Bernanke backs status quo on rates
Chairman Ben Bernanke says the United States Federal Reserve's low interest-rate policies are providing key support for an economy still struggling with high unemployment.
He is signalling that the Fed's efforts to keep borrowing costs low will continue.
Bernanke acknowledges that the Fed's aggressive program to buy US$85 billion a month in Treasurys and mortgage bonds to keep rates low could eventually ignite inflation or unsettle investors.
But he says those risks are contained for now.
Delivering the Fed's semi-annual report to Congress, Bernanke says the bond purchases are helping to sustain economic growth.
On budget policy, Bernanke urges Congress to replace the automatic spending cuts that are due to start Friday with more gradual reductions in budget deficits in the short run.
US consumer confidence rebounds
Americans' confidence in the economy rebounded in February, reversing three straight months of declines as shoppers began adjusting to a payroll tax hike last month.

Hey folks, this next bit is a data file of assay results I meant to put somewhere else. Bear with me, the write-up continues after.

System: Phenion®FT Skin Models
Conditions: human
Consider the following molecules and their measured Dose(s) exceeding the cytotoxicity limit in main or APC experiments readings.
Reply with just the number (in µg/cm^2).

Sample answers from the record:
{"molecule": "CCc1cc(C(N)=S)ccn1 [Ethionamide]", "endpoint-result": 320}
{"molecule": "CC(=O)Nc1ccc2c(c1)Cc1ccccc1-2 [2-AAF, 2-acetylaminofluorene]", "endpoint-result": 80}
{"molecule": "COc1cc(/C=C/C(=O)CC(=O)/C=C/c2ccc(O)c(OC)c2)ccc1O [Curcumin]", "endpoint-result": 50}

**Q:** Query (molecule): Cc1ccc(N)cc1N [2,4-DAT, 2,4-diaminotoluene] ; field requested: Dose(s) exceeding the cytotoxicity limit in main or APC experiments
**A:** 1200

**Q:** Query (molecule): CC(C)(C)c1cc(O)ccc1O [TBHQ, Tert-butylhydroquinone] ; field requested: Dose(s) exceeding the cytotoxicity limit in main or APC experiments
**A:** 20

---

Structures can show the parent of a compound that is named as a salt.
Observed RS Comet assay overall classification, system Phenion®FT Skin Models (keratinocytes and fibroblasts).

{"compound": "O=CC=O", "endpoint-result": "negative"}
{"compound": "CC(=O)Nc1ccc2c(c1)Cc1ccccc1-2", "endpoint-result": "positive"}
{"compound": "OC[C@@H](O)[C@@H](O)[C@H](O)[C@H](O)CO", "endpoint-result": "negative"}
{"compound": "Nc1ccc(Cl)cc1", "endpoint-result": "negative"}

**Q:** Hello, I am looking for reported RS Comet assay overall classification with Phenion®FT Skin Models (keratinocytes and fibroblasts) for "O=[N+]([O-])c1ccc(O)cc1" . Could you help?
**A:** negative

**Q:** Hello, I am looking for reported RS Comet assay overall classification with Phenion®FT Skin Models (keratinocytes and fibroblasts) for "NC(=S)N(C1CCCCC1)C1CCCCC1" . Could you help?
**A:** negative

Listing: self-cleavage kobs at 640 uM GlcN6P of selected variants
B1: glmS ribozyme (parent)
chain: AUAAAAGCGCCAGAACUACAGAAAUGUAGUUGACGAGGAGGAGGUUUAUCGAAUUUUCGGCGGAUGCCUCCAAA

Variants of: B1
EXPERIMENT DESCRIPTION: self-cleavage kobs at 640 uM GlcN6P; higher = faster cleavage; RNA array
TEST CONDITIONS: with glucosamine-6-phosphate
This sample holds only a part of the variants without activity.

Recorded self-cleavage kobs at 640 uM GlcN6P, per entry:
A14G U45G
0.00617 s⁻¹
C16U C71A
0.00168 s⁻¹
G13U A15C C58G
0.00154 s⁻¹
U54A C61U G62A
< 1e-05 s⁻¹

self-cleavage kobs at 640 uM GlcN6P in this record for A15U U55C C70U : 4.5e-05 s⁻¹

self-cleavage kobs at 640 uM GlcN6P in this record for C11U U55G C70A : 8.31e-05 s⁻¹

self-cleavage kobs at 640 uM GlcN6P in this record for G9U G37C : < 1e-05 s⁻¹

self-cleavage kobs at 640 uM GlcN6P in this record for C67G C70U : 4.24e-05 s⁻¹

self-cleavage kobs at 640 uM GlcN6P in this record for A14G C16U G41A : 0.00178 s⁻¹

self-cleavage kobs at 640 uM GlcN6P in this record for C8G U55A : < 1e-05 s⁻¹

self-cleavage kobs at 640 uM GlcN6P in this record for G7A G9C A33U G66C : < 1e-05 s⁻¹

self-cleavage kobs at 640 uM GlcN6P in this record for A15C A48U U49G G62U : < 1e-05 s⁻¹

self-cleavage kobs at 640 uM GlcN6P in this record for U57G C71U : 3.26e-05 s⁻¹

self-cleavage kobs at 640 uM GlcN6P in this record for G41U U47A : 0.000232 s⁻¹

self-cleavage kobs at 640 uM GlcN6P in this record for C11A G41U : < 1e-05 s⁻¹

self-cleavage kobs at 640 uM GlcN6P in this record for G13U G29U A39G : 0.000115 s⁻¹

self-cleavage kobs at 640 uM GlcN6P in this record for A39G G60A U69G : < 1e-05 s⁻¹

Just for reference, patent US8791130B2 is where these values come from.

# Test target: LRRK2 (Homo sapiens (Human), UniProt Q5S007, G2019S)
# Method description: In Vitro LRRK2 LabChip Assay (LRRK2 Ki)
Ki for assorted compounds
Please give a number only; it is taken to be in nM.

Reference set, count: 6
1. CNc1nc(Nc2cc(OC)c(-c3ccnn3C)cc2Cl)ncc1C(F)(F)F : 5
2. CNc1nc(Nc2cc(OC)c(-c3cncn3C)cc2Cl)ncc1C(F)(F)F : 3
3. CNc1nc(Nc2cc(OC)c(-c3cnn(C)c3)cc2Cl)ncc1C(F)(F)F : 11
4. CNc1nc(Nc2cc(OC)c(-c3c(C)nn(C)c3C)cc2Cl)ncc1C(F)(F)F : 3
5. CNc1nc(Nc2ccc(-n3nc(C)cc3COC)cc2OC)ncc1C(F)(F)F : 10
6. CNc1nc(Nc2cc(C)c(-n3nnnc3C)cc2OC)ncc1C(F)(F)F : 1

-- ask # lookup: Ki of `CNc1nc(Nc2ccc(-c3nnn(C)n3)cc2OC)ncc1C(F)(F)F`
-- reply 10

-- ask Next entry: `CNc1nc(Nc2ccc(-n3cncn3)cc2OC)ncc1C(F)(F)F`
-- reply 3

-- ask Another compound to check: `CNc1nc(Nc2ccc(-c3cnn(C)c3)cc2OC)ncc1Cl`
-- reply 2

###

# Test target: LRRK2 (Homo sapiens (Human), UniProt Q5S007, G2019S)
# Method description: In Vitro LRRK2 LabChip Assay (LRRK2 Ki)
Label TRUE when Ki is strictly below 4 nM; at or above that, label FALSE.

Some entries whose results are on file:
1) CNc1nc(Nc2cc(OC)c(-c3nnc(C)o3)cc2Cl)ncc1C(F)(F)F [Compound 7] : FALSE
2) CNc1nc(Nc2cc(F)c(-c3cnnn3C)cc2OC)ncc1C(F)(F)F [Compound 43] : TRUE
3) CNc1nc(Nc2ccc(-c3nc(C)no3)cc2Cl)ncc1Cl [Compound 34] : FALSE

The New York-based Conference Board said Tuesday that its Consumer Confidence Index stands at 69.6, up from a revised 58.4 in January.
Economists had expected 60.5, according to research firm FactSet.
It was the highest reading since November's 71.5. Confidence has fallen since then as shoppers were worried about growing economic uncertainty.
The consumer confidence indicator is watched closely because consumer spending accounts for 70 per cent of US economic activity. The figure is still well below the 90 reading that indicates a healthy economy.